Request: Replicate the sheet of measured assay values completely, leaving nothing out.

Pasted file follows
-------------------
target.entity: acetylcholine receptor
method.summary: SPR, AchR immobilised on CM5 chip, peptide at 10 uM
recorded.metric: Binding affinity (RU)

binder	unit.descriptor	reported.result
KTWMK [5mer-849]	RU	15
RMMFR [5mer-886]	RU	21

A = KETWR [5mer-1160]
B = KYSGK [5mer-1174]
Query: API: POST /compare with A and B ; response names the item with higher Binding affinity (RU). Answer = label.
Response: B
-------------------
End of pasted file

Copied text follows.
target.entity: acetylcholine receptor
method.summary: SPR, AchR immobilised on CM5 chip, peptide at 10 uM
recorded.metric: Binding affinity (RU)

binder	unit.descriptor	reported.result
KTWMK [5mer-849]	RU	15
RMMFR [5mer-886]	RU	21

A = KETWR [5mer-1160]
B = KYSGK [5mer-1174]
Query: API: POST /compare with A and B ; response names the item with higher Binding affinity (RU). Answer = label.
Response: B